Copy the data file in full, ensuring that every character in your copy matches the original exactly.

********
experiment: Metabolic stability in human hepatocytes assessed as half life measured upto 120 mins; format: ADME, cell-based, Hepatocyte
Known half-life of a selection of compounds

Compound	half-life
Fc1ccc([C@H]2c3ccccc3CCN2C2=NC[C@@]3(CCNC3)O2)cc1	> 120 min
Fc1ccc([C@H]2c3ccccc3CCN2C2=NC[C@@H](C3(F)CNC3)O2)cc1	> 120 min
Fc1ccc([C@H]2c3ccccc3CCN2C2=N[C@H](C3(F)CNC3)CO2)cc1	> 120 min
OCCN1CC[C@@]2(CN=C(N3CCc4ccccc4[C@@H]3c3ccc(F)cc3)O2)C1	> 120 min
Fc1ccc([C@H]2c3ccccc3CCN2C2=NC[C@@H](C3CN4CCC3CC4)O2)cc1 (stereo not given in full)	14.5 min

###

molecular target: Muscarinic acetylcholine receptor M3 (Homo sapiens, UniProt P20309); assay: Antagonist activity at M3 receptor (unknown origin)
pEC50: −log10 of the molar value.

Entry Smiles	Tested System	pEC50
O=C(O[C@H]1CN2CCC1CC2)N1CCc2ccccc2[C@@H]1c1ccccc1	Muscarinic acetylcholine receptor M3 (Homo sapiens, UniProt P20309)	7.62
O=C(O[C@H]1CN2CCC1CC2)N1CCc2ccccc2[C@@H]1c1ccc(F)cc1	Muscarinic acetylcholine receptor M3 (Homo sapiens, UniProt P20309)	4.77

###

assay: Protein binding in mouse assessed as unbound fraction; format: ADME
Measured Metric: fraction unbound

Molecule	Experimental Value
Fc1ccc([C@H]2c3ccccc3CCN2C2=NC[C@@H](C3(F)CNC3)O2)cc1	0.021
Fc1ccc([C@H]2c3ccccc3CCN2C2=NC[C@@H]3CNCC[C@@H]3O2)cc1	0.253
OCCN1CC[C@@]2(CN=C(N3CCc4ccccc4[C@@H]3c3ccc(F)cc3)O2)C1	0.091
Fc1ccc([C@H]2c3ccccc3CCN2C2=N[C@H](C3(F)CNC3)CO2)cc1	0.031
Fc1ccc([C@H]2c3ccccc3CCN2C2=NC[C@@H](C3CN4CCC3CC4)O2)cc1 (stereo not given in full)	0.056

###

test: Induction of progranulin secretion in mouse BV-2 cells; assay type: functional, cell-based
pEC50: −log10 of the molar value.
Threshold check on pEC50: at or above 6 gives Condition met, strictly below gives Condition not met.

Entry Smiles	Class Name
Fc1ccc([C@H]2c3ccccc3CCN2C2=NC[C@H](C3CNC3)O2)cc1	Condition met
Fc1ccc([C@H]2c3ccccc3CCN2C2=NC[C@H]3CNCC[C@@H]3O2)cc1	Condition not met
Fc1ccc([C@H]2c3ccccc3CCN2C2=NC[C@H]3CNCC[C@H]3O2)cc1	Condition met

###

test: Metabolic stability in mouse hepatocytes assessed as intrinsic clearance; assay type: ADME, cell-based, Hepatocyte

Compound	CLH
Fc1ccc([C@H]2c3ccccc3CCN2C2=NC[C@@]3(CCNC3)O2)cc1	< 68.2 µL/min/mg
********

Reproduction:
experiment: Metabolic stability in human hepatocytes assessed as half life measured upto 120 mins; format: ADME, cell-based, Hepatocyte
Known half-life of a selection of compounds

Compound	half-life
Fc1ccc([C@H]2c3ccccc3CCN2C2=NC[C@@]3(CCNC3)O2)cc1	> 120 min
Fc1ccc([C@H]2c3ccccc3CCN2C2=NC[C@@H](C3(F)CNC3)O2)cc1	> 120 min
Fc1ccc([C@H]2c3ccccc3CCN2C2=N[C@H](C3(F)CNC3)CO2)cc1	> 120 min
OCCN1CC[C@@]2(CN=C(N3CCc4ccccc4[C@@H]3c3ccc(F)cc3)O2)C1	> 120 min
Fc1ccc([C@H]2c3ccccc3CCN2C2=NC[C@@H](C3CN4CCC3CC4)O2)cc1 (stereo not given in full)	14.5 min

###

molecular target: Muscarinic acetylcholine receptor M3 (Homo sapiens, UniProt P20309); assay: Antagonist activity at M3 receptor (unknown origin)
pEC50: −log10 of the molar value.

Entry Smiles	Tested System	pEC50
O=C(O[C@H]1CN2CCC1CC2)N1CCc2ccccc2[C@@H]1c1ccccc1	Muscarinic acetylcholine receptor M3 (Homo sapiens, UniProt P20309)	7.62
O=C(O[C@H]1CN2CCC1CC2)N1CCc2ccccc2[C@@H]1c1ccc(F)cc1	Muscarinic acetylcholine receptor M3 (Homo sapiens, UniProt P20309)	4.77

###

assay: Protein binding in mouse assessed as unbound fraction; format: ADME
Measured Metric: fraction unbound

Molecule	Experimental Value
Fc1ccc([C@H]2c3ccccc3CCN2C2=NC[C@@H](C3(F)CNC3)O2)cc1	0.021
Fc1ccc([C@H]2c3ccccc3CCN2C2=NC[C@@H]3CNCC[C@@H]3O2)cc1	0.253
OCCN1CC[C@@]2(CN=C(N3CCc4ccccc4[C@@H]3c3ccc(F)cc3)O2)C1	0.091
Fc1ccc([C@H]2c3ccccc3CCN2C2=N[C@H](C3(F)CNC3)CO2)cc1	0.031
Fc1ccc([C@H]2c3ccccc3CCN2C2=NC[C@@H](C3CN4CCC3CC4)O2)cc1 (stereo not given in full)	0.056

###

test: Induction of progranulin secretion in mouse BV-2 cells; assay type: functional, cell-based
pEC50: −log10 of the molar value.
Threshold check on pEC50: at or above 6 gives Condition met, strictly below gives Condition not met.

Entry Smiles	Class Name
Fc1ccc([C@H]2c3ccccc3CCN2C2=NC[C@H](C3CNC3)O2)cc1	Condition met
Fc1ccc([C@H]2c3ccccc3CCN2C2=NC[C@H]3CNCC[C@@H]3O2)cc1	Condition not met
Fc1ccc([C@H]2c3ccccc3CCN2C2=NC[C@H]3CNCC[C@H]3O2)cc1	Condition met

###

test: Metabolic stability in mouse hepatocytes assessed as intrinsic clearance; assay type: ADME, cell-based, Hepatocyte

Compound	CLH
Fc1ccc([C@H]2c3ccccc3CCN2C2=NC[C@@]3(CCNC3)O2)cc1	< 68.2 µL/min/mg